Towards the end of Lecture 4 and then in response to a question from the audience, Perry elaborates further:
I have a list of banned words: passionate, spiritual, profound. I mean these are all words I could describe - this tender part of me, the tender part that many artists have, you know what keeps them going - but I have an acute allergy to cliches [...] and I have to protect that part of me from becoming a cliché. [... Jennifer Yane expressed it by saying:] “Art is spirituality in drag.” [... It’s] the idea that it’s a kind of performance of spirituality, it’s a dressing up, and it’s kind of like a way to accessing spirituality perhaps by stealth almost - you know being tricked into all the colour and loveliness of the art. You know we look at it and suddenly we’re having a spiritual moment, you know. But, like I say, I’m not allowed to talk … [...] But the metaphor that [...] best describes what it’s like for me being an artist is a refuge, a place inside my head where I can go on my own and process the world and its complexities. It’s a kind of inner shed in which I can lose myself.There are a couple of points that I really like about what Perry says here. First, that it is the “tender,” inner part of his self that drives his art, which very much reminds me (no, not of Martin Parr) of Kandinsky, who characterizes art as the consequence of an inner necessity. Second, that Perry is protective of this innermost tenderness and sincerity, since he considers their expression to be of importance - to be serious. Third, the at first jarring expression of art being “spirituality in drag”1 actually makes great sense, as explained by Perry: aesthetics and the superficial, at-first-sight are the means by which the profound, innermost, spiritual are smuggled past irony, much like Odysseus’ strapping sheep furs on his back let him escape the cyclops Polyphemus’ abattoir. In many ways, Perry himself comes across as a personification of this definition of art, with a form that has an element of wink-wink, nudge-nudge and hyperbole, but with a substance that is tender, spiritual and profound.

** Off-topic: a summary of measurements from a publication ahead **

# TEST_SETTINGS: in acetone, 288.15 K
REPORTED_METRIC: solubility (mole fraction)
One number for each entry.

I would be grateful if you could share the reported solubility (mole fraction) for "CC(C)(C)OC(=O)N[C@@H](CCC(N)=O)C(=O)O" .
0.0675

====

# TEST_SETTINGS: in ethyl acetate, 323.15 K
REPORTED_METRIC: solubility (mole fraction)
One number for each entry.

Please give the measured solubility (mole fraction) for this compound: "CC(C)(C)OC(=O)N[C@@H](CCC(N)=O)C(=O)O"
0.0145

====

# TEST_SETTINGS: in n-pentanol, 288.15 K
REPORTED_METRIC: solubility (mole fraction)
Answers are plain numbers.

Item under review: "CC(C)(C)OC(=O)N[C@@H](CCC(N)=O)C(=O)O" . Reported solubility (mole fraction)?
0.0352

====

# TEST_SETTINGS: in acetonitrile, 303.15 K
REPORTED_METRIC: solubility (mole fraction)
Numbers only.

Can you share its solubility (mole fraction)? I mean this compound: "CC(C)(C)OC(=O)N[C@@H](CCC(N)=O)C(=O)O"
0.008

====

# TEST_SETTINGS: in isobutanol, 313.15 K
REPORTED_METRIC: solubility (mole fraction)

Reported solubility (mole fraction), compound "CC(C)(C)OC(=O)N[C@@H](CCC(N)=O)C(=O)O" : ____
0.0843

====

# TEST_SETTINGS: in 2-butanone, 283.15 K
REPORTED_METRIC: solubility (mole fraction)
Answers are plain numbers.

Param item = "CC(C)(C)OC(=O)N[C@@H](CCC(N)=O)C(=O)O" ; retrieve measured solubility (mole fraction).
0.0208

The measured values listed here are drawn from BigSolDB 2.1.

1 Grayson Perry being a transvestite (in a tradition whose roots reach back at least to Ancient Greek theatre, where all characters of the period’s seminal tragedies and comedies were played by male actors, via the pepperpots of Monty Python fame) adds to the poignancy of this definition.